Polarization is an old American story


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He’s been called the “dean of 18th-century American historians,” but Gordon Wood’s biggest claim to fame is that Matt Damon once mentioned him in a movie. In a barroom scene from 1997’s “Good Will Hunting,” a haughty Harvard grad student bloviates in a bid to impress two women. Mr. Damon’s character, a working-class prodigy, cuts him down to size: “Next year, you’re gonna be in here regurgitating Gordon Wood, talkin’ about, you know, the prerevolutionary utopia and the capital-forming effects of military mobilization.”

Mr. Wood says a student told him about the mention immediately after the film’s Cambridge, Mass., premiere. But he is fond of pointing out that he isn’t the historian Mr. Damon’s character most admires: “If you want to read a real history book, read Howard Zinn’s ‘People’s History of the United States,’ ” Mr. Damon says in another scene. “That book will really knock you on your ass.”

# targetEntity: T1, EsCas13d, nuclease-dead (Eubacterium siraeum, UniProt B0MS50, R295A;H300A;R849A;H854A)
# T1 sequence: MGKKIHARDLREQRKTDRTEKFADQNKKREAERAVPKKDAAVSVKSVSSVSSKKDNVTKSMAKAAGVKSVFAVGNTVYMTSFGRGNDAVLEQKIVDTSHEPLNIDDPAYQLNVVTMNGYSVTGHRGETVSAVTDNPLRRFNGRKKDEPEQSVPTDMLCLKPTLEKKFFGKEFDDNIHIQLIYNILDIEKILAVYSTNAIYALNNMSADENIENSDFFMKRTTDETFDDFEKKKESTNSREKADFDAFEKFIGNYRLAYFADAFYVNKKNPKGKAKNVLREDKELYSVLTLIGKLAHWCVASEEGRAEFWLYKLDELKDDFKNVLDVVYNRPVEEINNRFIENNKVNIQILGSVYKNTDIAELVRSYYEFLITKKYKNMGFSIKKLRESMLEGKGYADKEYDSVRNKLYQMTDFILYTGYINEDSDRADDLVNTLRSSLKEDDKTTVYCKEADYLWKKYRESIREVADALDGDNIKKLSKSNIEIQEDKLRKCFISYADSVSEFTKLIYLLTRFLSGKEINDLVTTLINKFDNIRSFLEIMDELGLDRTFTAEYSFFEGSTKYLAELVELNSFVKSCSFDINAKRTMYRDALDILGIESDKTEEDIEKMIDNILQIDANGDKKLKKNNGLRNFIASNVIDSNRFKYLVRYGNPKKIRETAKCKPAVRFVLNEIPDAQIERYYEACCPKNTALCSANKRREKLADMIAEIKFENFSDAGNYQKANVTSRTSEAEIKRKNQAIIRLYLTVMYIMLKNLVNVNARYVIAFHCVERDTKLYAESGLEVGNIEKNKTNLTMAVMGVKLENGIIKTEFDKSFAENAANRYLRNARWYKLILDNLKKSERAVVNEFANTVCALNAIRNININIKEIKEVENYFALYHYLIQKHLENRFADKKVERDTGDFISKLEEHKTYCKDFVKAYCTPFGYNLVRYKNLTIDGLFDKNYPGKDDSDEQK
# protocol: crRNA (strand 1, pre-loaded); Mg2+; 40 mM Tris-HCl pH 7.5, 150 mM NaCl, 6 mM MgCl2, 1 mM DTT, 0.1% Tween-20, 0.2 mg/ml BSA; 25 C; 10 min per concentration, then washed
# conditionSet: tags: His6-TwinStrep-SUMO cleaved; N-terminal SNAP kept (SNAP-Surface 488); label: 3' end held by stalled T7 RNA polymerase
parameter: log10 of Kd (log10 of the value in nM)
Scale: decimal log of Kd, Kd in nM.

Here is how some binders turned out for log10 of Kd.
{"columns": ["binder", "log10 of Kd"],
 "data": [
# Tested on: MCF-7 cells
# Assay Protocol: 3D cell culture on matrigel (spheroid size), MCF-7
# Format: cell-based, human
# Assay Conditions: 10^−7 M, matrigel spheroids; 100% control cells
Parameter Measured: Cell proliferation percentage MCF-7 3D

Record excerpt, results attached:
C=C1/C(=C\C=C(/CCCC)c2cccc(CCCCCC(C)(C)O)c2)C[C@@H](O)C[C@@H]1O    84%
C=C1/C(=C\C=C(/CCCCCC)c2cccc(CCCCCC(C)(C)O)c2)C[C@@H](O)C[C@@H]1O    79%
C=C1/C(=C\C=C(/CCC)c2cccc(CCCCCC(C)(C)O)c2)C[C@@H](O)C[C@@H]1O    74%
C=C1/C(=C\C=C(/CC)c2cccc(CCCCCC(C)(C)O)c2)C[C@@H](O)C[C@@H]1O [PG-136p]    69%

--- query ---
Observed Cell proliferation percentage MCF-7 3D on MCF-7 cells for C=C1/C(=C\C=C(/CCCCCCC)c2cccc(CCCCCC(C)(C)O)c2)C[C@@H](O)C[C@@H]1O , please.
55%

And the truth is that today the pompous grad student would be likelier to quote Zinn’s progressive indictment of America than Mr. Wood’s work. “I’m considered on the wrong side,” Mr. Wood, energetic and alert at 84, tells me over lunch at the faculty club of Brown University, where he is a professor emeritus. “American history is now a tale of oppression and woe. And if you don’t say that . . .” he trails off.